Trio of 30s on the big pit!

I had been fishing this pit on and off for around 4 years at the time. I pulled away to venture off elsewhere and planned to return for the summer and autumn the following year. I had a phone call from the office in August asking if I wanted my ticket back, to which I snapped their hand off. 

I immediately started baiting an area of deeper water planning ahead for the colder weather in Autumn. Roughly 5 kg twice a week split a few days apart to keep them busy whilst I wasn’t there. The plan was to start fishing the spots around mid-September. 

Well by the first week of September it got the better of me and I found myself driving down to the lake after work for a quick night. The lake hadn’t done a bite for over 6 weeks so I wasn’t feeling overly confident but with the bait having been in there consistently over the course of 4 weeks there was always a chance. I arrived in the dark and set about getting the rods on the spots as quick as I could. 

I had already clipped them up on a baiting trip to make life a lot easier when I started fishing. The rods on the spots, brolly up and dinner sizzling away the buzz was unreal. No longer than three hours into my first session the left hand rod was away and I was attached to what felt like a very angry carp. 

A savage battle up and down the deep weedy margins commenced but after a few minutes I managed to slip the net under my first big pit carp of that year. The lake contains a few ghosties and koi from the floods from the river. And that’s what my first carp was but in the net it looked a lot bigger than any of the previous koi I had caught. And it was. At 31.12 I was very surprised as I had not seen or heard of this before. 

That was it for that session but with the result I immediately planned to come back down the following night to try and make the most of this feeding spell. Arriving back down the following day I repeated the process and settled back In for the night ahead but this time the buzz was even more intense. The anticipation that the rod could go into meltdown again at any moment was electric. 

Like clockwork at around the same time the left hand rod and gone again and this time the fish seemed to give up very easily. It was in front of the net in no time at all just wallowing in the margins and the moonlit night. I slipped the net under this one flicked the headtorch on and could instantly see it was a big linear with crazy colours. Absolutely buzzing.

I made a call to my friend who lived close by to see if he could come and do some proper shots for me. No later than twenty minutes and he arrived just as buzzing as me to get the shots done. Once again that was the only bite of the night. 

Morning came round in a flash and I was back off to work feeling on top of the world. But not before I disposed of another 5kg of boilie over the spots. I then strung together around 8 blank nights over the following two weeks. Wondering what I was doing wrong after such a good start. I decided to stick to the plan though and keep the bait going in consistently and knocked the nights down to a couple a week and base longer sessions over likely looking moon phases.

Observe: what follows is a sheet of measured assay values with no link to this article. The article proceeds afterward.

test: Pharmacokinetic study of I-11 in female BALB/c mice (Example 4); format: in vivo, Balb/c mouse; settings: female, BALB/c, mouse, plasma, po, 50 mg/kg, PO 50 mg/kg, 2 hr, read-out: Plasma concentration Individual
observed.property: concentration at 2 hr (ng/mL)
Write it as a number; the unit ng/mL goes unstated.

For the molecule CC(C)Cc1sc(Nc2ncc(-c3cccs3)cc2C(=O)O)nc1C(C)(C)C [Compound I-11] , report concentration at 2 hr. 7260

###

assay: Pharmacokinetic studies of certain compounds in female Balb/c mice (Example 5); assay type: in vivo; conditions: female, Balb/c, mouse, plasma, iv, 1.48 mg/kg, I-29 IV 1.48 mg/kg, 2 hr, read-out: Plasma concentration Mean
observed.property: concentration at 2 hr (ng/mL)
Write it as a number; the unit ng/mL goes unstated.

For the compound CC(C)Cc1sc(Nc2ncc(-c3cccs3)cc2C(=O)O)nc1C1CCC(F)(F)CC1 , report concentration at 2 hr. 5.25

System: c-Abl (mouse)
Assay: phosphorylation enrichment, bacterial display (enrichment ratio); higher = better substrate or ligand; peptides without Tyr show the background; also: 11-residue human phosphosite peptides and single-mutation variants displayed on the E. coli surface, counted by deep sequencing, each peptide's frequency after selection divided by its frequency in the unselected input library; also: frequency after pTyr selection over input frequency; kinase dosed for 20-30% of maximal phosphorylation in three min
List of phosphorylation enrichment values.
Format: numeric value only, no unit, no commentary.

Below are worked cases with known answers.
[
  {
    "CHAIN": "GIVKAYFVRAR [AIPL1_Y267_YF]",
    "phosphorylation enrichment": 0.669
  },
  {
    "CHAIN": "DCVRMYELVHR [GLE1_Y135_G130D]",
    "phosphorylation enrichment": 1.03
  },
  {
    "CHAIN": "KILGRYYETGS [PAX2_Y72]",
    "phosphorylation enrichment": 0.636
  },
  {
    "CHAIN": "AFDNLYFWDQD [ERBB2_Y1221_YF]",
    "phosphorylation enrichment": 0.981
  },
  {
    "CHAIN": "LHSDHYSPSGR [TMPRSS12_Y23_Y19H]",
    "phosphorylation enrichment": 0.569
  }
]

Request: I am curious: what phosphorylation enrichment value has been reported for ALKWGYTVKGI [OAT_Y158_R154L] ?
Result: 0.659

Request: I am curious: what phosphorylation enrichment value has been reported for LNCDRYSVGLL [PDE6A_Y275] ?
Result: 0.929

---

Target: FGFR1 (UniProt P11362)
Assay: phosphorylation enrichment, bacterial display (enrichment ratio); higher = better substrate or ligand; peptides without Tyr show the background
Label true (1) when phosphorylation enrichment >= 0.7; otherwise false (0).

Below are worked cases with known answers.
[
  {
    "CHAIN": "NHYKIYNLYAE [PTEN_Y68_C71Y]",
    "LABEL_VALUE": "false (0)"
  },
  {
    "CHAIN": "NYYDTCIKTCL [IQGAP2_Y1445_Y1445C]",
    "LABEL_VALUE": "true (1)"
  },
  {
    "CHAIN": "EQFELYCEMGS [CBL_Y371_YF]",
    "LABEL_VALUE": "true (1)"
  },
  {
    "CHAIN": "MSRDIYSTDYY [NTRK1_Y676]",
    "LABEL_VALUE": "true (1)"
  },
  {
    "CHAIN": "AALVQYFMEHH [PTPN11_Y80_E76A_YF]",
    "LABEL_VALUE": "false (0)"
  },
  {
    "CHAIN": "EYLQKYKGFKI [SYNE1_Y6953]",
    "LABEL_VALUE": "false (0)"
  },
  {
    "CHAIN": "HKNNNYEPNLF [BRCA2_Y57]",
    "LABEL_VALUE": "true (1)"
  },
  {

We were now at the beginning of October and the full moon was a few days away. With a handful of nights planned in and between work that week I loaded 5kg of boilies in before the session started. I blanked another three nights in a row and the long nights in the dark and the early morning cold pack ups were starting to take there toll on me. When I woke up on the forth morning I spotted a fish show over the back on the right hand spot. I decided I would stay a bit longer that morning and slip into work a few hours late. 

It turned out to be the best decision I could have made. 

I’m normally away from the lake by half 7. At 8.15 I received the most savage take I have ever witnessed as it stripped 60 yards of line straight off me out into the deep water, I just had to hold on. Twenty minutes later I started getting the better of the fish and had it in front wallowing up and down the margin. The water had gone quite murky close in due to the undertow and strong winds straight into my swim which meant I couldn’t see what I was attached too. 

A few more twists and turns and I managed to get the net under this one and could instantly see it was the one I had always wanted. A fish called “Tom Daily”.   It got its name by an old friend of mine catching it 5 years previous to me and he fell in when receiving the take. 

I couldn’t of been happier that morning and phoned a few friends to come down and help me and have a look at her as it was only the second time it have ever been banked. For me it was completely irrelevant but for the record the weight was 38.12. We lifted her out and done some bank shots and quickly got her back to the water for a few water shots before watching her waddle off into the deep margins of this savage big pit. 

Autumn complete and another one ticket of the wanted list. 

I’m sure I will be back again but after that capture it was onto pastures new for me. 

Dan Chappell




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